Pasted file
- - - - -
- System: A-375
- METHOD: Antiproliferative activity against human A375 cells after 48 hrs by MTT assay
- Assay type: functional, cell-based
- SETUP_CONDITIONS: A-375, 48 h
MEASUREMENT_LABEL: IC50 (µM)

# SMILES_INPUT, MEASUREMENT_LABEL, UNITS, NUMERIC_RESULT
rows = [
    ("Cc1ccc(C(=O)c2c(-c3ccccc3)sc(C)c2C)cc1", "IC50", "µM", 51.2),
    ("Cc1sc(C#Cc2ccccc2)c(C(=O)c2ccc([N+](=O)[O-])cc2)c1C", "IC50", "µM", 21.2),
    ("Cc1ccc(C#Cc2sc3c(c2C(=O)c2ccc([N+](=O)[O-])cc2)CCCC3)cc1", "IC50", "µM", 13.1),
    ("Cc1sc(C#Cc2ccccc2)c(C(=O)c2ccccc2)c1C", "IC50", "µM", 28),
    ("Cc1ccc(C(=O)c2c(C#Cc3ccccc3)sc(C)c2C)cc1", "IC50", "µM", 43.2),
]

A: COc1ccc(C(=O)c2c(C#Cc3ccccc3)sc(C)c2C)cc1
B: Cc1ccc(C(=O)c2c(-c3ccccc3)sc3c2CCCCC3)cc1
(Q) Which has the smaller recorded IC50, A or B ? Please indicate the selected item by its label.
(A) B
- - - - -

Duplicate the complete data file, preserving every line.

- System: A-375
- METHOD: Antiproliferative activity against human A375 cells after 48 hrs by MTT assay
- Assay type: functional, cell-based
- SETUP_CONDITIONS: A-375, 48 h
MEASUREMENT_LABEL: IC50 (µM)

# SMILES_INPUT, MEASUREMENT_LABEL, UNITS, NUMERIC_RESULT
rows = [
    ("Cc1ccc(C(=O)c2c(-c3ccccc3)sc(C)c2C)cc1", "IC50", "µM", 51.2),
    ("Cc1sc(C#Cc2ccccc2)c(C(=O)c2ccc([N+](=O)[O-])cc2)c1C", "IC50", "µM", 21.2),
    ("Cc1ccc(C#Cc2sc3c(c2C(=O)c2ccc([N+](=O)[O-])cc2)CCCC3)cc1", "IC50", "µM", 13.1),
    ("Cc1sc(C#Cc2ccccc2)c(C(=O)c2ccccc2)c1C", "IC50", "µM", 28),
    ("Cc1ccc(C(=O)c2c(C#Cc3ccccc3)sc(C)c2C)cc1", "IC50", "µM", 43.2),
]

A: COc1ccc(C(=O)c2c(C#Cc3ccccc3)sc(C)c2C)cc1
B: Cc1ccc(C(=O)c2c(-c3ccccc3)sc3c2CCCCC3)cc1
(Q) Which has the smaller recorded IC50, A or B ? Please indicate the selected item by its label.
(A) B